And a I did find a great replacement with Ecollar Technologies and their miniEducator collars. For owners, these devices provided all the functions of multiple Dogtra units in a single device. Their warranty was better than Dogtra in that it covered chargers and batteries for 2 years, If a unit proved defective during the warranty period, Ecollar Technologies ships out a new unit to the owner with a return label for the malfunctioning unit (no expense to the owner or dealer). Being in Indiana, an owner can have a replacement for a defective unit (here in Ohio) within 1 business day vs 1-2 weeks with Dogtra. And while warranty and service is better than Dogtra IMO, these devices have been just as reliable, or more reliable, as the previous Dogtra models I was using. The miniEducator also has a few additional features including a tracer light and boost button. Finally the device (with better warranty and more features) sells for about $45 less than comparable Dogtra units - a much better VALUE.

As a dealer Ecollar Technologies has been outstanding - I don't use that term often. When I call I am always speaking with someone that can answer my questions and is very informed about their products. I have talked with the owner on numerous occasions, and it's clear the company values feedback from trainers as they work on improving and developing product lines. In fact, their company has been far more responsive to making changes and developing their products than most other manufacturers IMO. Many of these changes are very well thought out, some simple, and some groundbreaking, The company stands behind their product line with pride. If there is a problem with a device, it's not on a dealers back to fix it - they make everything right at their expense. If an owner changes their mind and returns a unit they will warranty the device to a new owner, If anyone is selling their products below agreed cost they no longer sell to that person, and they do not charge dealers for shipments. If this all sound too good to be true, well all I can say is their company and employees have definitely impressed me. I hope they keep up the outstanding work.

So perhaps this thread isn't a nuts and bolts review of Ecollar devices, but I hope it provided some insight into why I use and recommend the products I do. For now, Ecollar Technologies will be what I am using when training dogs in Central Ohio.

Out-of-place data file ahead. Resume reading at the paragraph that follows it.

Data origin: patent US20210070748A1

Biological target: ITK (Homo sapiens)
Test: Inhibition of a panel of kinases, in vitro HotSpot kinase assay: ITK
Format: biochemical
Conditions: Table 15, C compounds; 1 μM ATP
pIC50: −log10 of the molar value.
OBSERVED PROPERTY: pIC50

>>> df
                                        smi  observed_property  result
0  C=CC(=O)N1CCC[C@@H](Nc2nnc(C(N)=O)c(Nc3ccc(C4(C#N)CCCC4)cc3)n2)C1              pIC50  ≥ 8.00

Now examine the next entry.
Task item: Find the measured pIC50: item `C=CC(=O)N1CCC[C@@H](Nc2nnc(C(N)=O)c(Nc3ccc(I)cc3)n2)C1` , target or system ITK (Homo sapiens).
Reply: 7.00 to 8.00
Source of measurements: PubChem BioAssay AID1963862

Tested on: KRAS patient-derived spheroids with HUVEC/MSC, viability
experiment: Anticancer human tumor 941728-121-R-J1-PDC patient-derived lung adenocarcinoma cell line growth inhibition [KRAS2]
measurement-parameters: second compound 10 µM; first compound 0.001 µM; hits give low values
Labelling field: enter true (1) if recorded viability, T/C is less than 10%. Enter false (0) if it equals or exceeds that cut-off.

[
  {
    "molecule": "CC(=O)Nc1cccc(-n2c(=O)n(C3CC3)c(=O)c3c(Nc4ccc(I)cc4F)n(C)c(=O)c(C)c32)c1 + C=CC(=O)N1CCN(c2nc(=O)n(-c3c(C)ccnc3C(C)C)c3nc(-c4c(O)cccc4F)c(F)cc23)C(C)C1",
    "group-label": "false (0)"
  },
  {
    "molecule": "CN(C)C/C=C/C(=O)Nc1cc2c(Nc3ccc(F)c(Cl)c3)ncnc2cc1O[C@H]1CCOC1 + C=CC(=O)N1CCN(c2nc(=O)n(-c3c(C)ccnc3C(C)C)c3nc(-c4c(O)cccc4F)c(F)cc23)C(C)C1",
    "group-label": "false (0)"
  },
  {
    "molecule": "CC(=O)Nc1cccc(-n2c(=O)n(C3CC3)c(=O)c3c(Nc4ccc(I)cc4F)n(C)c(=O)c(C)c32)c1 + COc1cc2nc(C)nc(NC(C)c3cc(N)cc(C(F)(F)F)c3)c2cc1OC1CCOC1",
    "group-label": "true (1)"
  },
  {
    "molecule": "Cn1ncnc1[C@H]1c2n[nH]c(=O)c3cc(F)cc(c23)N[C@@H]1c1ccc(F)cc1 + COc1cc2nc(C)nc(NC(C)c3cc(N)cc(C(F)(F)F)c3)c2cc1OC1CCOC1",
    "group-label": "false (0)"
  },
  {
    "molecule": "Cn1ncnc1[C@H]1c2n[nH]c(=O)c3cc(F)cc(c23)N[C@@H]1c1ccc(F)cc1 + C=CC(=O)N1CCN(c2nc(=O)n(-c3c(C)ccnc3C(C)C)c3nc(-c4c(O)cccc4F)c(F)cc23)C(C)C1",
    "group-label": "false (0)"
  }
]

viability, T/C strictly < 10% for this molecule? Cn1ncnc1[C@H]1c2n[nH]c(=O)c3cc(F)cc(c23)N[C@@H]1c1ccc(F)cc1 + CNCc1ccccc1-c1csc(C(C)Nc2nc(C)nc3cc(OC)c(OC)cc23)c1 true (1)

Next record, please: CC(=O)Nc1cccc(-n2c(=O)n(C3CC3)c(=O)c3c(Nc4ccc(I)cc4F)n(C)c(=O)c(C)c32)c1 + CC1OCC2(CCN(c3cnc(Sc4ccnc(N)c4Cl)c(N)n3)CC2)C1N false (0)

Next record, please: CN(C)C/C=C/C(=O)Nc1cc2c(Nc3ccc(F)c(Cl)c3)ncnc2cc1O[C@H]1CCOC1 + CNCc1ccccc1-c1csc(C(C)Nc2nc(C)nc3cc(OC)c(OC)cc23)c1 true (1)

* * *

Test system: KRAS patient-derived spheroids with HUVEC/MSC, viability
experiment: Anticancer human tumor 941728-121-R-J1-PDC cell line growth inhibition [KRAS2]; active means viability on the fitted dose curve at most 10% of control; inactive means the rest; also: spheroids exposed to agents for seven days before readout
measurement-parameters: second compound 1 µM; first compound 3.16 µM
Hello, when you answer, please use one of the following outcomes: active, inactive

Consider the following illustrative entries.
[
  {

Dog Training Fees and Marketing

  04/11/14 09:04, by guy k., Categories: Other Topics

One of my professional associations has a member who not only trains dogs, but is also offering business webinars regarding marketing. Many of the association members have made very favorable comments regarding the service, so I listened in on one webinar and watched several podcasts that were provided free of charge. While I was considering signing up for the entire series, I was a little put off by the free, live webinar. The host, who was promoting their service, made many statements suggesting successful trainers should be getting at least $1,000 to $1,500 per client they sign up.

The bulk of the material I saw had a strong focus on getting more $$$ for less work. I truly appreciate free enterprise, and respect any business owner's choice regarding whatever models, programs, services, etc. they wish to offer. But for me, when you're in a service industry, I think there's more to success than maximizing profits. I've also been a firefighter for over 30 years, and nobody gets into that profession for riches. True SERVICE professionals embrace their calling because they like to help, not for money. Yes, they need to make a living too, but helping is the stronger motivation. It's very easy to recognize these professionals when you run into them. They measure success based on client satisfaction, not on money in the bank.

Over the years I have adjusted my fees to allow a fair profit for my weekly work. I rarely have clients that pay anywhere near the fees the "marketing expert" above was proposing. If I did, based on the number of dogs I work with annually, I'd have one of the most lucrative training businesses in the country. What I do have is many satisfied clients, living life with better behaved, more obedient, and calmer dogs. That's my motivation to train dogs, and my idea of being a successful service provider.

Societal Influences on Dog Training

  03/28/14 08:19, by guy k., Categories: Other Topics, Dog Behavior, Obedience Training

At a recent family dinner one of my relatives (a teacher) shared the following story. A high school student had been caught cheating on a very important exam. The teacher (not my relative) removed the child from the test room and advised they would need to re-take the test. The parents called the principal contending that these actions embarrassed their child (the cheater). The teacher was forced (by the principal) to apologize to this student in front of the class.